What is the difference between normative and positive statements in the context of economics or philosophy? Normative statements are based on opinions or ethics—what someone believes should be. Positive statements, on the other hand, are testable, even if they may not necessarily be true.
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- Is there another type of statement that would fit in between "normative" and "positive"? In other words, a type of statement that shows bias, but can still be tested?(20 votes)
- I think these groups give much justice to the context of the statement, if I were to say ''Taxes are bad for the economy'', it may seem like a normative statement but it can be tested as in comparing growth of non-taxed to taxed countries. Or a comparison of the past economy to the growing economy after taxes were installed (don't aggregate too much on this).
Hope I could clarify, if you give an example I would be better help(24 votes)
- Could Positive Statements be differentiated by Normative ones by trying to find a cause and consequence for the statement? For example: "Raising taxes for the poor is wrong" is a highly Normative, but "Raising taxes for the poor is wrong because it disrupts social development" can be proven wrong by tracing experiments where the actions does not lead to the stated consequence—making it a Positive.(5 votes)
- The statement "raising taxes is wrong " is still normative because it is still an opinion. The second part might be positive depending on what is meant by "disrupting social development". For example, if there is some measure of that, and you can show a cause and effect relationship, then you have a clearer argument that something is positive.(17 votes)
- I would say that the statement; government should increase taxes on the rich to help the poor, is a positive statement because we can observe and learn from other economic systems
(socialism) how that worked for them.(2 votes)
- You said "should". This is a normative statement. Stating a hypthosesis about the outcome of such a policy would be a positive statement.(9 votes)
- An increase in the federal minimum wage will provide a living wage for the working poor. Is this a normative or positive statement?(3 votes)
- It's positive, even though we don't know if it's true or not.
A normative version would be "we should increase the minimum wage in order to provide a living wage for the working poor"(6 votes)
- Does that mean that normative statements can be expressed as positive statements and vice-versa? Wouldn't that mean it all just depends on how the opinion is put into words?(4 votes)
- Normative statements are based on values of judgement, but positive statements are based on fact.
"U.S GDP shrank 9.2% in the second quarter of 2020"
"It is a terrible thing that the U.S GDP shrank 9.2% in the second quarter of 2020"
I guess you are right that normative statements can be expressed as positive statements, so as that the opinion is put into words that allow it to be testable. Positive statements can be tested. They are not always right, they can be wrong.
Normative statements cannot be tested because we cannot prove that the statement is correct or incorrect.(3 votes)
- Could a statement exhibit both an opinion and something that could be tested? For example, raising taxes is bad because it will slow the economy. Or, raising taxes is good because it will provide money to pay for programs that will pay for infrastructure improvements?(3 votes)
- If you consider this statement carefully
"raising taxes is bad because it will slow the economy."
it is ultimately an opinion, right? It contains a clause that relates a factual claim, but it's an opinion about that claim.(4 votes)
- In the video, Sal says about running simulations (as an example) for testing some of the positive statements. Can you tell me more about it, like what type of simulations and how can they be used to model complex economic systems?
Thank you :)(4 votes)
- So normative statements are subjective statements and positive statements are objective statements? If that really is the case, than why bother giving them different names and not sticking with the ones that are already being used and less "fancy"?(2 votes)
- It goes beyond that. For example, normative statements aren't just descriptive, they can be prescriptive as well.(5 votes)
- so basically, a normative is like an opinion, and positive means that it can be test?(3 votes)
- Yes, a Normative is something someone thinks of that is an opinion, while a positive is something that not be true but can be tested.(3 votes)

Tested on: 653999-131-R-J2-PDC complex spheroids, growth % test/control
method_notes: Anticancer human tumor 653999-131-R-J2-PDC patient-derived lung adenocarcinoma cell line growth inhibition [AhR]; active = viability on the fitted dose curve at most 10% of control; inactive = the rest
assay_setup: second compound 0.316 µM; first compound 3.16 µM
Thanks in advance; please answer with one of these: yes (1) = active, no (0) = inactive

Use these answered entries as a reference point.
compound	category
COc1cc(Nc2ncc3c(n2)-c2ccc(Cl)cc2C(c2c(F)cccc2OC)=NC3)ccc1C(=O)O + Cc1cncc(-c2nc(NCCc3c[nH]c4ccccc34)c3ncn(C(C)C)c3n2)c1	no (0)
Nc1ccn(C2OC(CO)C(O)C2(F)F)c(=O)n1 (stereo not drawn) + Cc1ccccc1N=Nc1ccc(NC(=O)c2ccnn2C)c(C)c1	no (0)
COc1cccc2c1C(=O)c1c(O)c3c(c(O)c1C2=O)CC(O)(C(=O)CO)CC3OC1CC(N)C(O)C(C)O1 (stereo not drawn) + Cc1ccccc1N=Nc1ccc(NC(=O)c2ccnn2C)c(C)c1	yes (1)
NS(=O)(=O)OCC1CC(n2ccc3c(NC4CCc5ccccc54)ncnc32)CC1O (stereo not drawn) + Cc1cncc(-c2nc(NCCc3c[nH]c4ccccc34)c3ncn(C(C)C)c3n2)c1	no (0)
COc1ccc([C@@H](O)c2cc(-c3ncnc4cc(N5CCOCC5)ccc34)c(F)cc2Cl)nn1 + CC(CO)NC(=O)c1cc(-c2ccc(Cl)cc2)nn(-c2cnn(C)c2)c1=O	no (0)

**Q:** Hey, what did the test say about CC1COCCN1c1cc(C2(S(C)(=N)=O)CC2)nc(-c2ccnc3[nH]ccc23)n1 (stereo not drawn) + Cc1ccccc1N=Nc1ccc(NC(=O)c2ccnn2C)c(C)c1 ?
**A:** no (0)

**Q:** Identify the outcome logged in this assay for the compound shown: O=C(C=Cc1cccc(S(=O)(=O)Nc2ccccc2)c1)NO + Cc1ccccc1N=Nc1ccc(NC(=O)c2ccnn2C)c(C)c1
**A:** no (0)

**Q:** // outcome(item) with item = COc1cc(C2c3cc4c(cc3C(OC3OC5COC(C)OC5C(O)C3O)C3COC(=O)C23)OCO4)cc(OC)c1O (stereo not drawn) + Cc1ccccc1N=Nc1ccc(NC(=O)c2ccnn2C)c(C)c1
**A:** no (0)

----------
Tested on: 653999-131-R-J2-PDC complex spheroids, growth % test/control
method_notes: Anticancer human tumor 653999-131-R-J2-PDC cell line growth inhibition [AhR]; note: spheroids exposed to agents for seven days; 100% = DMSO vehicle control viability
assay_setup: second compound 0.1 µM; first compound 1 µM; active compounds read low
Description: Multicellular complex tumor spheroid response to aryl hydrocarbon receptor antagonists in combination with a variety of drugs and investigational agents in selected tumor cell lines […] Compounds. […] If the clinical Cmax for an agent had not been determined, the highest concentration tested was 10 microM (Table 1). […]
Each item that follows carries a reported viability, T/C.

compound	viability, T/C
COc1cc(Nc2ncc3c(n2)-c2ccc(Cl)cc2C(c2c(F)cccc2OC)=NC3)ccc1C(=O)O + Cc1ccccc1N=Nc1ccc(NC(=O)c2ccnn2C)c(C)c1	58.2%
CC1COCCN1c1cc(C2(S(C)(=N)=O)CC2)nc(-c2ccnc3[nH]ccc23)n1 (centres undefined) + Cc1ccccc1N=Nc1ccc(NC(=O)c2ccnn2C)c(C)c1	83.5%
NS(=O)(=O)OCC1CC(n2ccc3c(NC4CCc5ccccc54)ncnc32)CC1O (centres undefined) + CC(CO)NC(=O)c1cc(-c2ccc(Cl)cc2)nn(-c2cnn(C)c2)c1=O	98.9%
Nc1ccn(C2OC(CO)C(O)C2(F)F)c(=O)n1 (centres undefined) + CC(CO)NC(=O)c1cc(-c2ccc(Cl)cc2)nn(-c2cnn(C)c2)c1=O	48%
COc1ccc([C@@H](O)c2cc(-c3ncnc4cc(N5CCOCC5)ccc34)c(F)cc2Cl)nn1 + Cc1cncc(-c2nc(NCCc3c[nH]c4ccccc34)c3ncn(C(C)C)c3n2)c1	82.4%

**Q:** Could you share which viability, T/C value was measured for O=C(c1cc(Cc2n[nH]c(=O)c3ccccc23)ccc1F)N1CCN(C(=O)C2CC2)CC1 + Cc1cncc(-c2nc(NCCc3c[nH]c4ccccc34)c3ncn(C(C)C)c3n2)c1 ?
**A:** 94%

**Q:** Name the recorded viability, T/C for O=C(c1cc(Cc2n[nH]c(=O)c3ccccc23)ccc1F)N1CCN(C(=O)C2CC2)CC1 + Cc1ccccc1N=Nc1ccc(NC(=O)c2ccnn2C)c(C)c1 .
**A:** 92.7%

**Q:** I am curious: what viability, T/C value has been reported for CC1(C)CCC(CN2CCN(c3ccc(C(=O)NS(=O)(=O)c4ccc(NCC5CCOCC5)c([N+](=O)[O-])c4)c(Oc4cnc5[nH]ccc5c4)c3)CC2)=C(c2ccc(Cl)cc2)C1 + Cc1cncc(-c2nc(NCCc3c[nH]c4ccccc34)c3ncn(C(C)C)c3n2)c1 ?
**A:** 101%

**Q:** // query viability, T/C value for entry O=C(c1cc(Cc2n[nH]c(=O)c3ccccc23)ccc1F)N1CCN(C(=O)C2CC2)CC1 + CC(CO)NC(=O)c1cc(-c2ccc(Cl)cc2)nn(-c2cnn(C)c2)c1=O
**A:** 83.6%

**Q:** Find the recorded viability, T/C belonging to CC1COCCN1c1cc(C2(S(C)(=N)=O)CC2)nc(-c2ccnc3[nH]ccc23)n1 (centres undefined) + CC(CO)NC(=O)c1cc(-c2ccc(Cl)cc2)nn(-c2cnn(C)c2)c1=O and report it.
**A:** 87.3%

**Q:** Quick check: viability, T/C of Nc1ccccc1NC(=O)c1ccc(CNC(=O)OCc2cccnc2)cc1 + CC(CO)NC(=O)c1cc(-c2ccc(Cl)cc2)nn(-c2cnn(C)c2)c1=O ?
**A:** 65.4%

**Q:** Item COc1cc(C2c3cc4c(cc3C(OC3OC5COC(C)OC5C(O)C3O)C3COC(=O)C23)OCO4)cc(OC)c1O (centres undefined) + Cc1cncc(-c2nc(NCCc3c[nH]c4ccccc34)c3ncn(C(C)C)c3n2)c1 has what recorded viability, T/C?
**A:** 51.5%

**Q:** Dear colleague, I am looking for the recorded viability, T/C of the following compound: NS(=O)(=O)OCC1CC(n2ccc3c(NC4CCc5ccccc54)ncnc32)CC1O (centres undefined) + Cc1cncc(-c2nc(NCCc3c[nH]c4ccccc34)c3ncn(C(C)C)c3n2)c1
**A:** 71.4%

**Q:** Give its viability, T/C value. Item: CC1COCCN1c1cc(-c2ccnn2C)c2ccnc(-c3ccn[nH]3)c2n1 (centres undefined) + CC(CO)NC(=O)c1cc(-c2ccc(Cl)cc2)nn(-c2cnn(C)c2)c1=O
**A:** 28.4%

- [Instructor] What we're going to do in this video is discuss the difference between normative statements and positive statements, and you'll see these words used usually in an economic context, sometimes a philosophical one. A normative statement is one that really is a matter of opinion, maybe a matter of ethics, something that someone thinks is how the world should be. While a positive statement is something that, it doesn't necessarily have to be true but it's something that can be tested. So what we're going to do in this video is look at a bunch of statements around economics and think about whether they would be classified as normative statements, things that are opinions, that are a matter of ethics or morals, or whether they are positive statements, things that can be tested. So let's look at our first statement. This says, "Paying people who aren't working, "even though they could work, is wrong and unfair." So regardless of whether or not you agree with this statement, is it a normative statement or a positive statement? Well the fact that someone's saying it's wrong and it's unfair, this is pretty clearly a matter of opinion so this would be a normative statement. You can't test whether this is wrong or unfair, you would just have to believe that it is wrong and unfair. Now let's look at another statement. Programs like welfare reduce the incentive for people to work. Is this a normative statement or a positive statement? Well it might feel a little normative, it might feel like this is an opinion, but it actually can be tested. You could institute some welfare program on some small scale and compare it to a comparable place where there isn't a welfare program and see what it does for incentives to work, you survey people, you see how many people work in one situation or another. It might be a false statement, it might be a true statement, but either way, it actually can be tested, so this would be a positive statement so I'll put it in this category right over here, this is a positive, positive statement. Alright, let's look at another one. This say, "Raising taxes on the wealthy to pay "for government programs grows the economy." Is that a normative statement or a positive statement? Well once again, this can be tested. It might be true, it might be false, maybe your test is even inconclusive, but it can be tested, you could try to run a simulation, you could look at case studies of countries that did do this and see what happens to their economy versus ones that didn't do it. And so this is, even though it looks like something that someone who favors raising taxes on the wealthy maybe out of fairness arguments, something that they would say, this statement itself is not normative, the statement can be tested, so this is a positive statement. A good giveaway for normative statement, if it said something like it is fair to raise taxes on the wealthy to pay for government programs, that would have been a normative statement or we should do this, that would have been a normative statement but here, this is something that's testable. Now the next statement, "Raising taxes on the wealthy "slows economic growth." Is that a normative statement or a positive statement? Well, once again, this might feel like someone who is against raising taxes, who think it's unfair to raise taxes on the wealthy, something that they would say but the statement itself can actually be tested. So this is also a positive statement, even though in some ways it's the opposite statement as the one that we just did. Because once again, we could look at countries that did this and countries that didn't do this, we could run a computer simulation to try to understand whether this statement is true. Let's do one last statement. This says, "The government should raise taxes "on the wealthy to pay for helping the poor." Is this normative or positive? Well in this situation, the word should is a pretty big giveaway, should, or it's fair or unfair, this is someone's opinion, it's not something that's testable, you can't test whether this statement is right or wrong, it's based on, do you believe ethically, morally, that this is true? And so this is a normative statement, so I'll put it in the normative column. So big picture, these words normative and positive, these are fancy words but all they mean is normative is a matter of morals or opinion and can't really be tested while a positive statement, whether they're right or wrong or whether you agree or disagree with them, these are things that in theory could be tested.